• UBS Group AG traders will see their bonuses for last year decline by about 10% on average after the bank’s markets unit took an $861 million hit from the collapse of prime brokerage client Archegos Capital Management, according to people familiar with the matter. The overall bonus pool for employees at UBS is being increased by around 10% from the previous year, said the people, who asked not to be named as the matter is private. Chief Executive Officer Ralph Hamers, on a mission to cut costs through digitalization, said last month that the pool for 2021 would not match the prior year’s 24% increase.  At UBS, investment bankers should see their individual variable compensation increase by more than 15% for 2021 from the year before, on the back of a very good period for advising on deals and mergers and acquisitions, people familiar said.
  • Companies are expected to refrain from selling U.S. investment-grade bonds on Friday after a mid-week burst propelled issuance to over $31 billion, beating estimates. One issuer that stood down on Thursday is likely to skip the last day of the week and instead take another look beginning Tuesday, following a bond market holiday in the U.S. The backdrop for would-be issuers is inviting with equity futures higher, the 10-year Treasury yield flat and the high-grade CDX tighter by about half of a basis point. U.S. investment-grade bond sales surged in the middle of the week as borrowers used windows of relative calm in financial markets to work through a backlog of deals held up due to volatility. Investors pushed back by the second day of the sales spree, however, forcing borrowers to sweeten terms to get deals done. On Feb. 16, companies paid 19 basis points in new issue concessions on average, about four times higher than the 2022 average and almost 10 times higher than they did in 2021, according to data compiled by Bloomberg..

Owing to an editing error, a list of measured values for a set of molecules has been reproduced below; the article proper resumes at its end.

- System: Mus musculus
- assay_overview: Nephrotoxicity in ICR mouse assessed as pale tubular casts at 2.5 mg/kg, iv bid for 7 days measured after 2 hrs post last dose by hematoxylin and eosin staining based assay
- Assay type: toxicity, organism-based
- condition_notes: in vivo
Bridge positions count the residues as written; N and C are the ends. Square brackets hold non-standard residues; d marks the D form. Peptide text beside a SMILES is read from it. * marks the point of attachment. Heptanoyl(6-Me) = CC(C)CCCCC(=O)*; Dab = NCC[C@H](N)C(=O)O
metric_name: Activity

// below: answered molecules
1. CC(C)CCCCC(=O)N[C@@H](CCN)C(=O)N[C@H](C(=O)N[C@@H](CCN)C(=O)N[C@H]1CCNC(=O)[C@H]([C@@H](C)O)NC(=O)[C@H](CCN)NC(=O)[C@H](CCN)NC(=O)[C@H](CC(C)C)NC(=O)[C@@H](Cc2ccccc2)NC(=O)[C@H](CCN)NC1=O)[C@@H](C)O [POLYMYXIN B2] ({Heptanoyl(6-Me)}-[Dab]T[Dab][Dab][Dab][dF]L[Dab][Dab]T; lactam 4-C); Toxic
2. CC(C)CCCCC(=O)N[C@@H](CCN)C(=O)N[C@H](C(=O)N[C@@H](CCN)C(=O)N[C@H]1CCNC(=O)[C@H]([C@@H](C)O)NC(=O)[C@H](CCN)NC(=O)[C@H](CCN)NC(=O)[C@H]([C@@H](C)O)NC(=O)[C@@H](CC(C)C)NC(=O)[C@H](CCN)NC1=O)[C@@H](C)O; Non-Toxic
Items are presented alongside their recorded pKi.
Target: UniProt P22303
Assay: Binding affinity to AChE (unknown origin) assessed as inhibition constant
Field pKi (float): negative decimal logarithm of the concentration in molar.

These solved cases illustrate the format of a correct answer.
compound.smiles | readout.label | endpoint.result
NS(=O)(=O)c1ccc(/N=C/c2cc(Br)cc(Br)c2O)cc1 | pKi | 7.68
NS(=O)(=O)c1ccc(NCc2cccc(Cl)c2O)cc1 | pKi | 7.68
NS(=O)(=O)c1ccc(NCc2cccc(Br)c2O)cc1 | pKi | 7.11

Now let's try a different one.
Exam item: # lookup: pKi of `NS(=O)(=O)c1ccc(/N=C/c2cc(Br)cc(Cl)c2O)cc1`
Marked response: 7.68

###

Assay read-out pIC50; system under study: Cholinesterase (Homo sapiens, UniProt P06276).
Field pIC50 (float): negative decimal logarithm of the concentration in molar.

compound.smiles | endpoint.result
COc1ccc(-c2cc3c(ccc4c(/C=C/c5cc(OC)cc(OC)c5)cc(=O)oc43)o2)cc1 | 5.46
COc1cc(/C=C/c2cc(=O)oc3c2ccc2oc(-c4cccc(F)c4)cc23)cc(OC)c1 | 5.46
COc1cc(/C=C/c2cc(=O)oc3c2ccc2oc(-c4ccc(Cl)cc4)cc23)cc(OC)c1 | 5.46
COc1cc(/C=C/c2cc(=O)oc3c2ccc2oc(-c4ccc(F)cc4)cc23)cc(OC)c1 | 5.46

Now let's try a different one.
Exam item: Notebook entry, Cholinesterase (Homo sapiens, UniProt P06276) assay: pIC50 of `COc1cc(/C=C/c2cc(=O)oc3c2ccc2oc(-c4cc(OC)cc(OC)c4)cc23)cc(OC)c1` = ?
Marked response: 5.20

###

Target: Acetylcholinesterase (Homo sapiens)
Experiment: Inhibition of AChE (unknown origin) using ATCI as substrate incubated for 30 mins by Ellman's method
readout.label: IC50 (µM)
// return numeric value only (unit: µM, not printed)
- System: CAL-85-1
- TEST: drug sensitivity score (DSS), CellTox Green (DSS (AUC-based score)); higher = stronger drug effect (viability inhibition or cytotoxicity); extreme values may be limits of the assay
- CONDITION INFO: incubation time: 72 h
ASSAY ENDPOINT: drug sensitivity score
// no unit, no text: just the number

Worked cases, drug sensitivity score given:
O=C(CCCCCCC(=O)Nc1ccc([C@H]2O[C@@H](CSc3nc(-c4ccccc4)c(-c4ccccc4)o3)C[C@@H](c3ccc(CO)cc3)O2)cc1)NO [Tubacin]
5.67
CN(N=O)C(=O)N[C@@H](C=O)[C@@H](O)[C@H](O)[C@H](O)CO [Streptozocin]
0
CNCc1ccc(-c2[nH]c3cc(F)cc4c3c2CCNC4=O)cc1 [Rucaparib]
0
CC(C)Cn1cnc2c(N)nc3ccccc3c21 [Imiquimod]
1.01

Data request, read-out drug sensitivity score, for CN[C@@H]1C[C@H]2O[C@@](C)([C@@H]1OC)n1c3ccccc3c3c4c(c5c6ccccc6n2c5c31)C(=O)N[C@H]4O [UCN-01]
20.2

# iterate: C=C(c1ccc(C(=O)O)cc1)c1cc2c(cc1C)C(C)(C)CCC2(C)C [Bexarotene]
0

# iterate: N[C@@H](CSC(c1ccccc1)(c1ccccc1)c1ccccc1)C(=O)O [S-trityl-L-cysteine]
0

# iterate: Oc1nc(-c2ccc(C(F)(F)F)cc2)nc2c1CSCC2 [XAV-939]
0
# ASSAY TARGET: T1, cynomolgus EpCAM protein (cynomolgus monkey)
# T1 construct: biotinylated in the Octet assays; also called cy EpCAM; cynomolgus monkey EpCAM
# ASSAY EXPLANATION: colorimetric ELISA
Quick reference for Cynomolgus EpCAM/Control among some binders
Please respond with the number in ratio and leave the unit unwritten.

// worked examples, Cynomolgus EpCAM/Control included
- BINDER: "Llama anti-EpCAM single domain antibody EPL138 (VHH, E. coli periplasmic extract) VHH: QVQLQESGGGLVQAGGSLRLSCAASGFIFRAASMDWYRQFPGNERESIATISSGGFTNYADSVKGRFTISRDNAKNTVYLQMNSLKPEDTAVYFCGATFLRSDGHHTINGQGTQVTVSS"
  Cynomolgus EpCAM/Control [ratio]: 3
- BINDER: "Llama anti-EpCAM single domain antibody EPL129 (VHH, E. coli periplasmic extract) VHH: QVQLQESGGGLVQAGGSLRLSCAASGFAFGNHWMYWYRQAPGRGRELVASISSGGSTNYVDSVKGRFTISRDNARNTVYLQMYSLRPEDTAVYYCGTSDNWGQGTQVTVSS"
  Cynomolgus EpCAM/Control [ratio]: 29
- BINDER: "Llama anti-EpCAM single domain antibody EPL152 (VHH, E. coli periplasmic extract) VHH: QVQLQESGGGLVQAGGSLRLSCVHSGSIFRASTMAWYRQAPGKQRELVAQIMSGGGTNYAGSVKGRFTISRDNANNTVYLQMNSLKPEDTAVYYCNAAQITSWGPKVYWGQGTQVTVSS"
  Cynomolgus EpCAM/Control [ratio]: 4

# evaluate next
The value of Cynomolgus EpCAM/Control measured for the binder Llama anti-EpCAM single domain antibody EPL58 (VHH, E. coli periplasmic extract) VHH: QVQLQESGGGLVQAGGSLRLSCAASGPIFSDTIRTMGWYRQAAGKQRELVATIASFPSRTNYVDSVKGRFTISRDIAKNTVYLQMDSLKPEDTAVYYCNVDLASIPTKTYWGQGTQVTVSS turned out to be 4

“Never let the fear of striking out keep you from playing the game.”– Babe Ruth

*All sources from Bloomberg unless otherwise specified